We evaluated the performance of DELTA-BLAST using the ASTRAL 40 subset  of release 1.75 of the Structural Classification of Proteins (SCOP)  database. To create a query set, we sorted the SCOP domains in lexicographic order and divided them into training (odd numbered sequences) and test (even numbered sequences) query sets. We removed from these sets any sequences that were the sole member of their superfamily in ASTRAL 40. We used the training set to optimize parameters, and the test set to evaluate DELTA-BLAST performance. The “benchmark” database, against which the queries were searched, consisted of all ASTRAL 40 sequences.
For a given query sequence, we ignored its self hit but counted as a homolog (true positive), any benchmark sequence belonging to the same SCOP superfamily, and as a non-homolog (false positive) any benchmark sequence belonging to a different SCOP fold. We did not classify as either a true or false positive any sequence belonging to the same fold but a different superfamily, because it is difficult to establish whether or not such a sequence is homologous.
There were 4853 and 4852 queries in the training and test sets, respectively, and the benchmark database contained 10,569 sequences. The training set yielded 195,944 homologous pairs, and the test set 196,490.
In this work, CDD is both a domain annotation resource and a collection of protein family profiles used for building sequence search models. Each conserved domain (CD) within CDD consists of a multiple sequence alignment (MSA). Each column of these MSAs is characterized by weighted observed frequencies for the various amino acids as well as by an effective number of independent observations [23,34,39].
To avoid constructing PSSMs that are narrowly focused, we consider only CDs that are sufficiently diverse. Specifically, we exclude any CD for which the maximum number of independent observations, measured across all columns, is less than 6. We found that for DELTA-BLAST this threshold yielded the best homology detection performance on our benchmark set.
After employing RPS-BLAST to compare a query sequence to CDD, DELTA-BLAST uses a matching CD for PSSM construction only if its reported E-value falls below a specified threshold. Empirically, the threshold 0.05 yielded the best balance between search sensitivity and the potential for the resulting PSSMs to be corrupted  when tested on our training set.
Multiple alignment of conserved domains
To construct an MSA from CDs, we first collect all CD segments that have been aligned to the query with E-value below a user-specified threshold. Analogously to PSI-BLAST, we use the query as a template for collapsing multiple pairwise alignments into a single MSA and then constructing a corresponding PSSM. CD columns that align to gaps inserted into the query are ignored. If the same CD aligns more than once to a given column of the query sequence, only the alignment with the lowest E-value is retained for that column.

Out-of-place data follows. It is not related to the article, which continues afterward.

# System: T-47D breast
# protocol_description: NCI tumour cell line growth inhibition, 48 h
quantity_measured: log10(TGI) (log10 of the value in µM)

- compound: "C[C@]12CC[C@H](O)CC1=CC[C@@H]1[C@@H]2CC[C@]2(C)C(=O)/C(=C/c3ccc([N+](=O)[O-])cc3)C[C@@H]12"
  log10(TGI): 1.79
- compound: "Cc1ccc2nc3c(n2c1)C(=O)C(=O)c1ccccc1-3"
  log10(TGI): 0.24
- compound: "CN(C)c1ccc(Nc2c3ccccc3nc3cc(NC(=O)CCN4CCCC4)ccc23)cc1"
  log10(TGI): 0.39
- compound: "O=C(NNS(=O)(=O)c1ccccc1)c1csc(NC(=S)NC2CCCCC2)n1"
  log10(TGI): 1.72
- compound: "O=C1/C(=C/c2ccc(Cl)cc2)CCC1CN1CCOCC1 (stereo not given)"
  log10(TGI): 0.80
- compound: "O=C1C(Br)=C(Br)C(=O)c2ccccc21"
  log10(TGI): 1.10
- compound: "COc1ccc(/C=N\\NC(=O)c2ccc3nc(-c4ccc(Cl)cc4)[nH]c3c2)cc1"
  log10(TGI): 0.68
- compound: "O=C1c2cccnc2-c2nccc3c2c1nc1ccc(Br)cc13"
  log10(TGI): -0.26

After alignment to any CDs, the query sequence forms part of a multiple alignment, represented with a single residue count in each column. To avoid over-representing the query sequence in the constructed PSSM, we refrain from tallying this count when the query’s residue is already represented in an aligned CD. This preserves the effectiveness of CDs that model large protein families, but ensures that all residues in the query sequence enter into the construction of the resulting PSSM. The estimation of residue frequencies in a column is depicted in Figure 11.
Figure 11. Overview of computing the target frequencies for a PSSM position. Amino acid frequency profiles of conserved domains aligned to the query are added after weighting by the number of independent observations in domain models (shown as numbers next to the arrows). The query sequence is included, with one observation, in all positions where the query residue was not observed in any aligned domain.
The derivation of target frequencies and scores for PSSMs
The PSSM scores for any column all take the form (ln Ri)/λ, where Ri is the ratio of target to background frequency for residue i, and λ is a scaling factor .
We follow PSI-BLAST’s procedure for estimating frequency ratios [34,39], which is based on the “data-dependent pseudocount” method  for addressing the issues of small sample size and prior knowledge of amino acid relationships.